I noticed a great tweet earlier today pointing me at an article on UX Booth. I conceed that I don’t visit that site often enough – the articles on the site are always insightful and informative. Moreover they’re also chock-full of real-world examples.

Have a read of their blog post Handling user errors with care: Getting users back on track.

Whilst a number of the points are relating to how the UI will visualise the error information, I personally have taken two points from the article:

  1. Error descriptions are important. It’s too easy as a developer – particularly with the built-in validators in ASP.NET – to have a simple regex to validate an email address, then to complain that the email address fails with no guidance as to why. In this example, perhaps the approach should have multiple to validate the different parts that may fail, providing more accurate error descriptions should it fail.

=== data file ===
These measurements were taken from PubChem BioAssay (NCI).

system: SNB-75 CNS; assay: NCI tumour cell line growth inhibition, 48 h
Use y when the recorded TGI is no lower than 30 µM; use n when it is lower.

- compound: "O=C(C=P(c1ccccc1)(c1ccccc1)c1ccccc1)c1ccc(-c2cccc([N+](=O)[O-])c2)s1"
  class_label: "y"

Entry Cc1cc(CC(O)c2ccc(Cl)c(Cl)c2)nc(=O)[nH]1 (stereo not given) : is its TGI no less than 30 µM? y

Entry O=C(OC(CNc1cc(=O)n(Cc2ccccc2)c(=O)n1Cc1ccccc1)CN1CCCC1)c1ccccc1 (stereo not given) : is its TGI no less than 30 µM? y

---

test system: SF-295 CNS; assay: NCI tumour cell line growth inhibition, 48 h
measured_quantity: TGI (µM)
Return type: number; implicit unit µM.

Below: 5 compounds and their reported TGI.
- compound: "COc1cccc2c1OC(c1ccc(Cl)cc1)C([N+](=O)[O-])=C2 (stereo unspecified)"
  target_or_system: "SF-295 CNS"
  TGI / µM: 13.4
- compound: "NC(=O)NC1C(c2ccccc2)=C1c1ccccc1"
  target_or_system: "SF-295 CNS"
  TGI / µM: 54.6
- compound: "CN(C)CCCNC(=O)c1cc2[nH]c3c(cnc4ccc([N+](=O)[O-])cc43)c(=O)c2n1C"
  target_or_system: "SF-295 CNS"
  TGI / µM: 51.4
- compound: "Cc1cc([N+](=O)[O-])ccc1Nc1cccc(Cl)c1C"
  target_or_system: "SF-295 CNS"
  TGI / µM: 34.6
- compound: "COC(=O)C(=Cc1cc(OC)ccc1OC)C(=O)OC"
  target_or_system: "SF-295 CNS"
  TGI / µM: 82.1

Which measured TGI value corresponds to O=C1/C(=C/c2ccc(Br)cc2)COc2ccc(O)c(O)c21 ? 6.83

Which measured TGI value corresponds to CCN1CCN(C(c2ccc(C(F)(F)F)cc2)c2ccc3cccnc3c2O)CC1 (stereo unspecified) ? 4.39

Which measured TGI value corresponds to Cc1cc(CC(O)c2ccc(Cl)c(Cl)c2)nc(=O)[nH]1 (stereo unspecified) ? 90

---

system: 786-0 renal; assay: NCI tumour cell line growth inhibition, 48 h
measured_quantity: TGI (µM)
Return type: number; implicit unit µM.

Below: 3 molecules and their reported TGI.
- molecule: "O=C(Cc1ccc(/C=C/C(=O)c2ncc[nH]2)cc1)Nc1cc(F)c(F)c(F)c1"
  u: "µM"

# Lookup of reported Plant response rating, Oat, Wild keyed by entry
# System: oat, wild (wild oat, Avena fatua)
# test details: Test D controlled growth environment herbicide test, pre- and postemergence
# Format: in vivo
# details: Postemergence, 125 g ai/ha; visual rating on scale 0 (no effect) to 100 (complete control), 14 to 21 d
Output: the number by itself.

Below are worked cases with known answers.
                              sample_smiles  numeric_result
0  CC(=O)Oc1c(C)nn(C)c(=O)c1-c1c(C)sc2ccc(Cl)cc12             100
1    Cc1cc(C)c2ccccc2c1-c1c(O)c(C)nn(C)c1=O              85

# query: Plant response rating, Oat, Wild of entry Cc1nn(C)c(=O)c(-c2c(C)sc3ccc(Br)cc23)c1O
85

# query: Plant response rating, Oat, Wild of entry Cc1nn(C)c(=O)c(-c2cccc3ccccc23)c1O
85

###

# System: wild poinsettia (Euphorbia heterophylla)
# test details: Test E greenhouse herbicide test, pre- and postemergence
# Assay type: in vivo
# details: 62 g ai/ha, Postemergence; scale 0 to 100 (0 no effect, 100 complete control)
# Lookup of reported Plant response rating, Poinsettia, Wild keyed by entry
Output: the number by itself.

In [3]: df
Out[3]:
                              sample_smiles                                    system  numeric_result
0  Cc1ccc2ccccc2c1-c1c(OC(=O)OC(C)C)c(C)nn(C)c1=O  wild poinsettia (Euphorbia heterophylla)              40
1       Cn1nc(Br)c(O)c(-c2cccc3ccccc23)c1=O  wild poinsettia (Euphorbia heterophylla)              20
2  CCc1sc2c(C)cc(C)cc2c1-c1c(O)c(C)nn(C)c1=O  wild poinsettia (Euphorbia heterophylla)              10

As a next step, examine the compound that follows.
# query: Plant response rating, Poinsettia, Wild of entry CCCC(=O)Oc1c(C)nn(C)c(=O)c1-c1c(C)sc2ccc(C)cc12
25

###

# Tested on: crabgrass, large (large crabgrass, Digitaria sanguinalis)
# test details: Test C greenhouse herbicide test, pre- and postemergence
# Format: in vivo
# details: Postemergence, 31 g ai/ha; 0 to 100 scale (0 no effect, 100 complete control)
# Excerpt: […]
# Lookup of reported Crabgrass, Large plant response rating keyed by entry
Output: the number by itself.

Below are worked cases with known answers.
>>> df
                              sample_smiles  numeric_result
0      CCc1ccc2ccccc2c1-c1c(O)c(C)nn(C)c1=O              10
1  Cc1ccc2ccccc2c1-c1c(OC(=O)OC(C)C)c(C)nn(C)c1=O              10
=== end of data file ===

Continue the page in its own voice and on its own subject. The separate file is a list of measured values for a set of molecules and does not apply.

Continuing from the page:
2. Empty required fields may need prompting. To quote the article: The site visitor has not forgotten this field, they are often reluctant to share this personal information and wants to try and move forward anonymously. Having no data is different from invalid data and it needs a different error message.

To this end I’m starting to look at how I can incorporate standardised validation objects (RegularExpressionValidator, etc) to hook in with much more flexible client-side libraries such as the jQuery validator library. It’s one I’ve used in the past but still don’t have an off-the-shelf library I can use. Once this is sorted and has been used on a few sites I may look to roll the code into my common libraries.

Edit: The tweet was from userfocus – if you don’t follow them then you really should. Great synopsis of a variety of usability blogs.